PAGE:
Rockwell has worked with many teachers and coaches over the years, but he calls Terry Knickerbocker, whom he met at William Esper, his primary coach. Knickerbocker says he knew from the start that Rockwell was special: "He was so feisty and smart, and he always went for the juicy work." He adds that Rockwell's affection for old cinema was visible even then: "He has this encyclopedic knowledge of films of the '70s and '80s that he comes armed with. I remember an improv exercise where he was using a scene from 'Mean Streets' to guide him—not imitating the actors, but using it as a departure point. And he knew the material back and forth, and his work was simultaneously alive and yet so theatrical. You noticed him immediately."

Rockwell began doing theater and survived on the occasional commercial and odd jobs: busing tables, delivering burritos, interning (albeit without pay) for a private investigator. In 1991, he landed a role opposite Clark Gregg—who would later direct him in "Choke"—in the play "Unidentified Human Remains and the True Nature of Love." Gregg says Rockwell's potential was obvious: "It was this deranged-serial-killer play. It was kind of experimental, and everyone would have to stand frozen upstage while everyone else did their scenes. I realized after about a week or two that I was racing through my murders just to get back to my freeze position so that I could watch Sam."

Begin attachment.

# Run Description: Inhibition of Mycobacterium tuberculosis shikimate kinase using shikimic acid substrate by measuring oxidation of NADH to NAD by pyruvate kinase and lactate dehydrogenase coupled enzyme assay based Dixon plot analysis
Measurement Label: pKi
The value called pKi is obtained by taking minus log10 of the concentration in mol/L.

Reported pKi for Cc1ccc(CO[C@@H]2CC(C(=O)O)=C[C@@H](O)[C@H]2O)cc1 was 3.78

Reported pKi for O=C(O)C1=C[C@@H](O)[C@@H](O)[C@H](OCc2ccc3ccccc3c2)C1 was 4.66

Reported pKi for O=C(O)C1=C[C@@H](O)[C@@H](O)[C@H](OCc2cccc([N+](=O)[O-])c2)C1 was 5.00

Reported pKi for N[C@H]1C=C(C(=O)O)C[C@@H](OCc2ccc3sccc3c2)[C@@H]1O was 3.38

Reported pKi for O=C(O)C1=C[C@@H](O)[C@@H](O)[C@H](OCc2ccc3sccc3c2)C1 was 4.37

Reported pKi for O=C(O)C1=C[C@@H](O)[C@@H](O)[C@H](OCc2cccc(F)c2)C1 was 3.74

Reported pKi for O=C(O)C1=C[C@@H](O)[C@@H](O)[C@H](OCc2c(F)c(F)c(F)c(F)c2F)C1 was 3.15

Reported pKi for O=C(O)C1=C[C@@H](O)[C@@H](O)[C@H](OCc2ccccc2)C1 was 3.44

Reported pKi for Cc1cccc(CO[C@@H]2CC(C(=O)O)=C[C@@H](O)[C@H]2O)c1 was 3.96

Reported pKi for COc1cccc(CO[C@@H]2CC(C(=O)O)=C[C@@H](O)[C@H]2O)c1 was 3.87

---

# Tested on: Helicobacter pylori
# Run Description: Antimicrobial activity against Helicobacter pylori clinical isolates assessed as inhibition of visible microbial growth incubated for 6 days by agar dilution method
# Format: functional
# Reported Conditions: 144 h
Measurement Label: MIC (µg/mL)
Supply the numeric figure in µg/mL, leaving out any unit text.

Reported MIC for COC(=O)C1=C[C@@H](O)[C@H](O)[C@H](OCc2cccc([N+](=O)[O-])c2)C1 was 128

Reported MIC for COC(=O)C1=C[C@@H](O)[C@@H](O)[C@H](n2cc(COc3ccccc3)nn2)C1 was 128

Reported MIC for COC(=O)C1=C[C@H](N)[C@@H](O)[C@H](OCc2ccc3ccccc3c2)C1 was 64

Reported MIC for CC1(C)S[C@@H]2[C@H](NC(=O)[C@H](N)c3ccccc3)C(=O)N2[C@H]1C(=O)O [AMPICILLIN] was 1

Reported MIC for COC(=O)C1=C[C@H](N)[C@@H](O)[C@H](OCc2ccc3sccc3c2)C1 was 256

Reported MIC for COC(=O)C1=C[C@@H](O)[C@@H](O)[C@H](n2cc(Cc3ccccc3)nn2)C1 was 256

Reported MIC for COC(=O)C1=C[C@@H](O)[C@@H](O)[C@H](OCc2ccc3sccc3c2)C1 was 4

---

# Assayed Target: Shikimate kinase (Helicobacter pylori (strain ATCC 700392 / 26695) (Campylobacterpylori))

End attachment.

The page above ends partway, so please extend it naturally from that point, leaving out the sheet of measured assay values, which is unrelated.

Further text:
Rockwell pursued a film career and had many close calls—including "Unforgiven" and "Dead Poets Society"—that would have been career changers. He screen-tested for a part in "The Quick and the Dead" that went to Leonardo DiCaprio. "I got stopped at the airport because I had squirt guns painted black," Rockwell recalls with a laugh. He was in the running for the role that went to Noah Wyle on "ER" and even arrived at his callback in a lab coat carrying a hypodermic syringe (no needle). "That was the feedback I would always get: I had too many props," he says. "But it takes years to learn how to audition. And I don't think I was very good for a very long time."

Rockwell doesn't consider any particular role his big breakthrough; one job seemed to lead to another until he was working steadily. His turn in the 1996 indie film "Box of Moonlight" led to "Lawn Dogs" and "Safe Men." The latter was seen by Drew Barrymore and her producing partner, who cast Rockwell in "Charlie's Angels." In 1999, he appeared in wildly different roles in hit films: as a ruthless killer in "The Green Mile" and as goofy actor Guy Fleegman in "Galaxy Quest." Of the cowardly, certain-he's-going-to-die Guy, Rockwell says, "I was stealing from Bill Paxton in 'Aliens.' And Sigourney Weaver was my co-star, and I kept bugging her about Bill until she finally said, 'Honey, I don't know what Bill did to prepare. He was just being scared.' "